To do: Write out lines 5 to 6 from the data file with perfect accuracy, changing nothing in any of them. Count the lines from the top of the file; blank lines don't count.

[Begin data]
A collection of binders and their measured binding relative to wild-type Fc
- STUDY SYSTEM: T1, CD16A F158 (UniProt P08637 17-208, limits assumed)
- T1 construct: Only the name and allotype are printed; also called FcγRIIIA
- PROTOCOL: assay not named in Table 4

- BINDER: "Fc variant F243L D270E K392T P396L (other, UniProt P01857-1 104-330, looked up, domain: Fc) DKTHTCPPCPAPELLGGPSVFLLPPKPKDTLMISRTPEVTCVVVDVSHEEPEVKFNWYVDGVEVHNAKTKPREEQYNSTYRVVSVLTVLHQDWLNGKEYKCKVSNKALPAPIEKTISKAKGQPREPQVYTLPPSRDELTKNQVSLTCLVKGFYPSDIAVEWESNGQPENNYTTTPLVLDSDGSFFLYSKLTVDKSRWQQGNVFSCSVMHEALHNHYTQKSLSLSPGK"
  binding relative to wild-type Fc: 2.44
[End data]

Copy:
- BINDER: "Fc variant F243L D270E K392T P396L (other, UniProt P01857-1 104-330, looked up, domain: Fc) DKTHTCPPCPAPELLGGPSVFLLPPKPKDTLMISRTPEVTCVVVDVSHEEPEVKFNWYVDGVEVHNAKTKPREEQYNSTYRVVSVLTVLHQDWLNGKEYKCKVSNKALPAPIEKTISKAKGQPREPQVYTLPPSRDELTKNQVSLTCLVKGFYPSDIAVEWESNGQPENNYTTTPLVLDSDGSFFLYSKLTVDKSRWQQGNVFSCSVMHEALHNHYTQKSLSLSPGK"
  binding relative to wild-type Fc: 2.44